Fareham Wheelers Cycling Club
What is Glycaemic Index?
The Glycaemic Index (GI) is a numerical indication of the effect on your blood glucose levels of 50g of Carbohydrate (CHO) from a particular food. Carbohydrate in the form of glucose is used as a reference point and scores 100 on the GI scale. A score of less than 55 is considered low GI and greater than 70 is considered high GI (Hang with me on this....)
So how does that help me?
Knowing that alone doesn’t but, if you know also that high GI foods are rapidly digested and cause a large rush in blood glucose levels, followed by an equally rapid fall. Whereas low GI foods are more slowly absorbed, don’t produce a spike in blood glucose and provide a steadier energy release over a greater time (remember both are still delivering the same amount of energy) you begin to see that you can choose foods to best fuel your body in any given situation.
Well, for example. Before heading out for the Sunday run eating a high CHO, low GI breakfast (eg. Porridge or beans on toast) will mean that you last much longer into the ride before you begin to fatigue. This is because your muscles are constantly being provided with glucose from the blood thus sparing the reserves kept in the muscles. This is a very real advantage as when these muscular stores of glycogen are used up, a condition known as Glycogen Depletion, you have “hit the wall”, “bonked” etc. Put like that the advantages that this knowledge allows you become clearer. Add in a bidon of sports drink* (moderate GI) instead of water and some high GI snacks (eg. Banana, honey sandwich etc) to keep your blood glucose topped-up and you have a winning formula to keep you riding stronger for longer.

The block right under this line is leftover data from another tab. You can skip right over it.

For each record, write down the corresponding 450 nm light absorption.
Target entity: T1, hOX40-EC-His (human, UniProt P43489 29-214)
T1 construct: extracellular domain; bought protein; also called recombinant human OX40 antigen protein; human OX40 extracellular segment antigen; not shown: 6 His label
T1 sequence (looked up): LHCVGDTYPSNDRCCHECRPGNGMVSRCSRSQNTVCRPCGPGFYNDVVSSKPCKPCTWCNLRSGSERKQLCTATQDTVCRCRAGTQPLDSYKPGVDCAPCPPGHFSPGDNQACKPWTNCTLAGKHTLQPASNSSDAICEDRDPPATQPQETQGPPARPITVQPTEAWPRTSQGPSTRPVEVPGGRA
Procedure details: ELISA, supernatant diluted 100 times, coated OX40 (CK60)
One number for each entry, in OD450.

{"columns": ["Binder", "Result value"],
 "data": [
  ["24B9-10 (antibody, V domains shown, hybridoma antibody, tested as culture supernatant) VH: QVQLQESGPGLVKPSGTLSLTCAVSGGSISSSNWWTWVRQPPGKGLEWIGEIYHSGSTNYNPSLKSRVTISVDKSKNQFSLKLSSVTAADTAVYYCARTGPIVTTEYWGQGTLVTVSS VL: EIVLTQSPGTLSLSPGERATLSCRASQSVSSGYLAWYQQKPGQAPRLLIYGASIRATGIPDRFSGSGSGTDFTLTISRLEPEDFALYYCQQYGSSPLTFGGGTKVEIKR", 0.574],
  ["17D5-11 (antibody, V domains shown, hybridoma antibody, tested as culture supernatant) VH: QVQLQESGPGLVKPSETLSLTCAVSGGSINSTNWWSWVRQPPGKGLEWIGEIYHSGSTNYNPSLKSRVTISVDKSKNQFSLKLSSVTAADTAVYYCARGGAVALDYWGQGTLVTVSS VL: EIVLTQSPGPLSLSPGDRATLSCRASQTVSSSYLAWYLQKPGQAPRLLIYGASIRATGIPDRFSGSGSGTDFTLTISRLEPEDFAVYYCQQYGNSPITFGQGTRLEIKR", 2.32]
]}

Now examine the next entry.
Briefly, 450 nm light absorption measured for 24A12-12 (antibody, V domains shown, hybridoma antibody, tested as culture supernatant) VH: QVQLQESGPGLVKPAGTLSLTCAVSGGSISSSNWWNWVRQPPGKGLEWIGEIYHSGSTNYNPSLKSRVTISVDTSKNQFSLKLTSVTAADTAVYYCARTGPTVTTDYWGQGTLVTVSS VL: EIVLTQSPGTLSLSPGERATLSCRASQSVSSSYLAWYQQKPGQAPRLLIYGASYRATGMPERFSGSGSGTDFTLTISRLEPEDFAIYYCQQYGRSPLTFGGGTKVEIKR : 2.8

Okay so low GI good high GI bad right?
There is a time and a place for everything, horses for courses and all that. Applying the knowledge we now know we can see that eating high GI foods will produce a surge in blood glucose and there is a time when this is very desirable indeed. Following exercise your body is crying out for glucose to replenish those muscle glycogen stores. You have about a 2-hour window in which time the enzymes responsible for replenishing glycogen stores are at their most active, your body will greedily stash away as much glucose as it can cram into your muscles (up to 60g/hr). At this time high GI foods are exactly what will serve your needs best so break out the honey sandwiches and Mars bars at the coffee shop, your legs will thank you for it!
* If you want to sample the benefits of a sports drink then you’ll be glad to know that you can make your own with the same energy, osmolality and electrolyte content as commercially available versions. Mix your choice of fruit juice with an equal amount of water and add a flat teaspoon of salt for every litre of mixture. Bingo instant rocket fuel!